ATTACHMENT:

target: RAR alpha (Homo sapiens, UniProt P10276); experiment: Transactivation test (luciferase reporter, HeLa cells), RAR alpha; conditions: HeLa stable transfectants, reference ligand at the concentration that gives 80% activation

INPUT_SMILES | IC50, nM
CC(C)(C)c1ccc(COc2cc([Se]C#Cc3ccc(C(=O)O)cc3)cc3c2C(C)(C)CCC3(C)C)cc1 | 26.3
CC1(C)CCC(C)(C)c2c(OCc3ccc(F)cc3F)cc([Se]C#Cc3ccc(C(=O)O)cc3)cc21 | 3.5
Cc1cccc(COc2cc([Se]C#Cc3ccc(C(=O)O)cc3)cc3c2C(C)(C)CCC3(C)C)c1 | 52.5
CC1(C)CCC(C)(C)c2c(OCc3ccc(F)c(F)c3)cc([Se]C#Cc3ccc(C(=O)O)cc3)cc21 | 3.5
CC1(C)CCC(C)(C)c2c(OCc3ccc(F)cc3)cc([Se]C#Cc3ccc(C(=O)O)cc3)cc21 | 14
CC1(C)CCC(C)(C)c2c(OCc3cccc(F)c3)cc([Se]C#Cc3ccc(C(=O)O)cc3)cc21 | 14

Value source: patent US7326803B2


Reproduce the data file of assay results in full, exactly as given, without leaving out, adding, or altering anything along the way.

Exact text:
target: RAR alpha (Homo sapiens, UniProt P10276); experiment: Transactivation test (luciferase reporter, HeLa cells), RAR alpha; conditions: HeLa stable transfectants, reference ligand at the concentration that gives 80% activation

INPUT_SMILES | IC50, nM
CC(C)(C)c1ccc(COc2cc([Se]C#Cc3ccc(C(=O)O)cc3)cc3c2C(C)(C)CCC3(C)C)cc1 | 26.3
CC1(C)CCC(C)(C)c2c(OCc3ccc(F)cc3F)cc([Se]C#Cc3ccc(C(=O)O)cc3)cc21 | 3.5
Cc1cccc(COc2cc([Se]C#Cc3ccc(C(=O)O)cc3)cc3c2C(C)(C)CCC3(C)C)c1 | 52.5
CC1(C)CCC(C)(C)c2c(OCc3ccc(F)c(F)c3)cc([Se]C#Cc3ccc(C(=O)O)cc3)cc21 | 3.5
CC1(C)CCC(C)(C)c2c(OCc3ccc(F)cc3)cc([Se]C#Cc3ccc(C(=O)O)cc3)cc21 | 14
CC1(C)CCC(C)(C)c2c(OCc3cccc(F)c3)cc([Se]C#Cc3ccc(C(=O)O)cc3)cc21 | 14

Value source: patent US7326803B2